Aaron Traywick, the CEO of Ascendance Biomedical, was remembered for his motivation to succeed, and his desire to develop new treatments by pushing the boundaries of biotech R&D, following his death Sunday at a Washington D.C. spa.

Traywick, 28, was pronounced dead at 11:31 a.m. after Washington D.C.’s Metropolitan Police Department found him in a spa room at Soulex Float Spa, 1010 Massachusetts Ave, NW. Police arrived in response to a 911 call of an unconscious man.

“Traywick’s body was taken to the OCME [Office of the Chief Medical Examiner] for an autopsy.  The Metropolitan Police Department is conducting a death investigation,” police spokeswoman Karimah Bilal told GEN this morning.

“At this point, we don’t have any evidence to suggest foul play,” Bilal added.

Traywick has been autopsied, LaShon S. Beamon, a spokeswoman for OCME and the D.C. Department of Forensic Sciences, told GEN. OCME closes 90% of its cases within 90 days.

Traywick was a “biohacker” working outside the norms of life sciences research and development. He gained public attention on the final day of BDYHAX2018—a “celebration of human enhancement, transhumanism, and biohacking,” held February 2-4 in Austin, TX—when he dropped his pants and injected himself with his own developmental herpes simplex virus (HSV) treatment in front of a live audience.

That treatment, according to Ascendance’s website, was “a gene therapy-based catalyst for the immune system, designed to target, destroy, and protect against herpes types 1 and 2.”

Traywick and Ascendance reasoned that traditional approaches against HSV had largely been ineffective despite three decades of ongoing research, and that use of a live but modified virus could be administered as a functional cure and vaccine for the disease.

Knocking Out Glycoprotein D

Ascendance noted that HSV includes glycoprotein D, which allows it to enter new cells and hide from the immune system. The live virus used in the Ascendance therapy had that protein knocked out.

“Even though new herpes viral particles can be produced, those new particles can’t enter new cells within the individual’s body. Transfection then enables these disabled herpes particles to enter a patient’s existing cells, but—because they can’t infect new cells or hide from the immune system—your immune system quickly learns how to eliminate herpes from the body,” Ascendance explained.

“Armed with this new knowledge, the individual’s immune system may now remove existing herpes from the body or—if the individual does not already have herpes—prevent it from ever infecting the body at any point in the future.”

The website also noted that Ascendance had yet to come up with a development timeline/series of phases for the treatment, but would do so “shortly,” adding: “Weekly data releases of patient zero blood samples and asymptomatic shedding via PCR analysis for virus detection alongside additional screening for human beta-actin to reduce instances of false positives are forthcoming.”

Ascendance also shared a 1999 study published in the journal Proceedings of the National Academy of Sciences (PNAS) that reported positive results from using bacterial artificial chromosomes (BAC) as large antigen-capacity DNA vaccines (BAC-VAC) against HSV-1 in mice.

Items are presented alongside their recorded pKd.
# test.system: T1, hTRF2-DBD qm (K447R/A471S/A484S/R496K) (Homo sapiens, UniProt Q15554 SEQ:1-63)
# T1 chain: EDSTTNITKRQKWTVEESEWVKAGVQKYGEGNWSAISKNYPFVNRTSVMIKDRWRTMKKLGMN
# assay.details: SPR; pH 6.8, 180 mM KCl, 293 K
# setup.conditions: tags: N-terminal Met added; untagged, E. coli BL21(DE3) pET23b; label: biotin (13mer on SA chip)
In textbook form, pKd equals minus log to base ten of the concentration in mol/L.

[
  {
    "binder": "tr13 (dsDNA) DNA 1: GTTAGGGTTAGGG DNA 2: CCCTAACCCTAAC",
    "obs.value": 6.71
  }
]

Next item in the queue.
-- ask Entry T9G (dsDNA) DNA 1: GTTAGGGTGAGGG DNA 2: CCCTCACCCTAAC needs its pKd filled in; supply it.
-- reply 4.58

“BAC-VACs per se, or in combination with genetic elements that support replicative amplification of the DNA in the cell nucleus, represent a useful new generation of DNA-based vaccination strategies for many viral and nonviral antigens,” the study concluded.

Gene Therapy Approaches

Ascendance was also working to develop gene therapies to treat HIV/AIDS, as well as mitigate aging by preserving bone mineral density and maximize muscle mass and strength.

The company also said it was working to develop an open-access platform for high-efficiency naked DNA transfection, designed to reduce the cost of gene delivery to less than $1000 per self-injected, one-time only dosing for disease elimination, immunization, and human augmentation: “The Ascendance platform is designed to give independent, academic, and commercial researchers around the world the opportunity to bring breakthrough therapies to life in record time—and minimal cost.”

In a March 19 Facebook post, Traywick said Ascendance was making its portfolio of gene therapy research compounds available to the public, and invited readers to sign up on wait lists for the treatments: “Wait lists are limited to the first 100 persons, with the first production run for each compound complete by mid-May.”

David Ishe, a former colleague of Traywick, told The Washington Post that the CEO “wanted to go at a very fast pace with a lot of this stuff and sometimes that got him in trouble.”

“In the real practical sense, I don’t know if the goals he wanted to achieve were ever going to happen,” Ishe added.

Software engineer Tristan Roberts said in a statement to Vice News that Traywick “was a passionate visionary.”

“He seemingly never tired as he brought people together to work on some of the most imposing challenges facing humanity,” Roberts stated. “While many in the biohacking scene disagreed with his methods, none of them doubted his intentions. He sought nothing short of a revolution in biomedicine; the democratization of science and the opening of the flood gates for global healing.”

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